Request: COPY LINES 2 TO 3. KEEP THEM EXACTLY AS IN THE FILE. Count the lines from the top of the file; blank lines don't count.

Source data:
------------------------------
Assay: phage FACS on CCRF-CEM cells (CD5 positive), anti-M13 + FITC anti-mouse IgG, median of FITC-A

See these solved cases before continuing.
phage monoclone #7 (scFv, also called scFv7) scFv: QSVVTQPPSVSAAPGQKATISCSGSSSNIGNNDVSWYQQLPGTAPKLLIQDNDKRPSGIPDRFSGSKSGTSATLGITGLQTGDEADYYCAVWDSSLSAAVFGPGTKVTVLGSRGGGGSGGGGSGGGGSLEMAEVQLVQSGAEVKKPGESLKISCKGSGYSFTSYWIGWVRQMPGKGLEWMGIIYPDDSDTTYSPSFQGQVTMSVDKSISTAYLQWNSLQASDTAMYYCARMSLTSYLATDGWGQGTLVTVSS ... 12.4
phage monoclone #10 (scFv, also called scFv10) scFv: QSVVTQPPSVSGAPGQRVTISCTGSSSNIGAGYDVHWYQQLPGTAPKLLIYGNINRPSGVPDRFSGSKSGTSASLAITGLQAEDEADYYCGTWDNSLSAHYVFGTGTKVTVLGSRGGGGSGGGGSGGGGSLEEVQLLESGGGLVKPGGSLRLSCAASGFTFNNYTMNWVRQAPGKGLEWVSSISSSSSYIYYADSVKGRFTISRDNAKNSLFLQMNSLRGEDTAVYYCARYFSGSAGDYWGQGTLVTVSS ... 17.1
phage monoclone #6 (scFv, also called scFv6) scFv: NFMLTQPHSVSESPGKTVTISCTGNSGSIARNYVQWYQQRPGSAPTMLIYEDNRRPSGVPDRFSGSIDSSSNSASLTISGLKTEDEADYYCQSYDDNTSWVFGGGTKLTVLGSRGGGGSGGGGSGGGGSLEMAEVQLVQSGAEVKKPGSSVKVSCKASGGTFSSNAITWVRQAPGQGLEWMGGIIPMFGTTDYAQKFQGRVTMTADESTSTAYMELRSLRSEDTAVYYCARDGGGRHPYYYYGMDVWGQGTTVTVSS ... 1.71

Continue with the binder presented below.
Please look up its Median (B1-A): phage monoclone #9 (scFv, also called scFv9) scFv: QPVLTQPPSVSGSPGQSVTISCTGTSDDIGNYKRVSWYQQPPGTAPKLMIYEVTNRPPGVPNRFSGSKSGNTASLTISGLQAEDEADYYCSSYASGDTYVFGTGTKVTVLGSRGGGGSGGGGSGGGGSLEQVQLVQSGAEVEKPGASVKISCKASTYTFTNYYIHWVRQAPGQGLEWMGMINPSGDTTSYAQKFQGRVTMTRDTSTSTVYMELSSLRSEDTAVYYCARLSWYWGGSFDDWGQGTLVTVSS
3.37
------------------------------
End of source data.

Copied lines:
See these solved cases before continuing.
phage monoclone #7 (scFv, also called scFv7) scFv: QSVVTQPPSVSAAPGQKATISCSGSSSNIGNNDVSWYQQLPGTAPKLLIQDNDKRPSGIPDRFSGSKSGTSATLGITGLQTGDEADYYCAVWDSSLSAAVFGPGTKVTVLGSRGGGGSGGGGSGGGGSLEMAEVQLVQSGAEVKKPGESLKISCKGSGYSFTSYWIGWVRQMPGKGLEWMGIIYPDDSDTTYSPSFQGQVTMSVDKSISTAYLQWNSLQASDTAMYYCARMSLTSYLATDGWGQGTLVTVSS ... 12.4